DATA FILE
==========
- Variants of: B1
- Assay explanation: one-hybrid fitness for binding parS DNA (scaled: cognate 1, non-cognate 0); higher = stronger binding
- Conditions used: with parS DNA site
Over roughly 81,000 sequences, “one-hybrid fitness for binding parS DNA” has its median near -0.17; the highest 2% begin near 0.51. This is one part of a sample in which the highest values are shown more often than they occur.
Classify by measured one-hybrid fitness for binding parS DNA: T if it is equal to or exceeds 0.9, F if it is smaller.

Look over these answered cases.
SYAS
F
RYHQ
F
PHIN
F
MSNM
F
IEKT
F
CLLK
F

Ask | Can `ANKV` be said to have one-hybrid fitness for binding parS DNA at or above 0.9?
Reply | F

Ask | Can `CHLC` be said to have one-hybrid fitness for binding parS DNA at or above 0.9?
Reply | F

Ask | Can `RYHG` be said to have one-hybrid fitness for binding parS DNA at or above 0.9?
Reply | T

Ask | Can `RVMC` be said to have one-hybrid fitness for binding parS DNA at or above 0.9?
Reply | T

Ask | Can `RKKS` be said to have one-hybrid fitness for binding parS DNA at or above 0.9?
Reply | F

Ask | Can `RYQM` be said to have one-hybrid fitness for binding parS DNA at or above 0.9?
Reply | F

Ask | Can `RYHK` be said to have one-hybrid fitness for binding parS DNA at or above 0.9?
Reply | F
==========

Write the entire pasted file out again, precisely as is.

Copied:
- Variants of: B1
- Assay explanation: one-hybrid fitness for binding parS DNA (scaled: cognate 1, non-cognate 0); higher = stronger binding
- Conditions used: with parS DNA site
Over roughly 81,000 sequences, “one-hybrid fitness for binding parS DNA” has its median near -0.17; the highest 2% begin near 0.51. This is one part of a sample in which the highest values are shown more often than they occur.
Classify by measured one-hybrid fitness for binding parS DNA: T if it is equal to or exceeds 0.9, F if it is smaller.

Look over these answered cases.
SYAS
F
RYHQ
F
PHIN
F
MSNM
F
IEKT
F
CLLK
F

Ask | Can `ANKV` be said to have one-hybrid fitness for binding parS DNA at or above 0.9?
Reply | F

Ask | Can `CHLC` be said to have one-hybrid fitness for binding parS DNA at or above 0.9?
Reply | F

Ask | Can `RYHG` be said to have one-hybrid fitness for binding parS DNA at or above 0.9?
Reply | T

Ask | Can `RVMC` be said to have one-hybrid fitness for binding parS DNA at or above 0.9?
Reply | T

Ask | Can `RKKS` be said to have one-hybrid fitness for binding parS DNA at or above 0.9?
Reply | F

Ask | Can `RYQM` be said to have one-hybrid fitness for binding parS DNA at or above 0.9?
Reply | F

Ask | Can `RYHK` be said to have one-hybrid fitness for binding parS DNA at or above 0.9?
Reply | F